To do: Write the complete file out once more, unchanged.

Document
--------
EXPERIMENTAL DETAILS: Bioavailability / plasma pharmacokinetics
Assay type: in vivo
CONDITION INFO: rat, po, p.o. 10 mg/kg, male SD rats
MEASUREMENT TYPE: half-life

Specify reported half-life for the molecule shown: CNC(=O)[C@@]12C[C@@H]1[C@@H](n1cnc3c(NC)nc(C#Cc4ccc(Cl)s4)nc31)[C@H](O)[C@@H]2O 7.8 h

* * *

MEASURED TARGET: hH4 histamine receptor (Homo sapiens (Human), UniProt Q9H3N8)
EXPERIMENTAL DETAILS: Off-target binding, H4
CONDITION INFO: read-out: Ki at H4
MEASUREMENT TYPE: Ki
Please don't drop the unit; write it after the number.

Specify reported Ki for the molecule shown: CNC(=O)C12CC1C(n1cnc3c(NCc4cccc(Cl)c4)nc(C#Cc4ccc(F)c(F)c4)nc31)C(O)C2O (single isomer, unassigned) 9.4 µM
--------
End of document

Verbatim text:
EXPERIMENTAL DETAILS: Bioavailability / plasma pharmacokinetics
Assay type: in vivo
CONDITION INFO: rat, po, p.o. 10 mg/kg, male SD rats
MEASUREMENT TYPE: half-life

Specify reported half-life for the molecule shown: CNC(=O)[C@@]12C[C@@H]1[C@@H](n1cnc3c(NC)nc(C#Cc4ccc(Cl)s4)nc31)[C@H](O)[C@@H]2O 7.8 h

* * *

MEASURED TARGET: hH4 histamine receptor (Homo sapiens (Human), UniProt Q9H3N8)
EXPERIMENTAL DETAILS: Off-target binding, H4
CONDITION INFO: read-out: Ki at H4
MEASUREMENT TYPE: Ki
Please don't drop the unit; write it after the number.

Specify reported Ki for the molecule shown: CNC(=O)C12CC1C(n1cnc3c(NCc4cccc(Cl)c4)nc(C#Cc4ccc(F)c(F)c4)nc31)C(O)C2O (single isomer, unassigned) 9.4 µM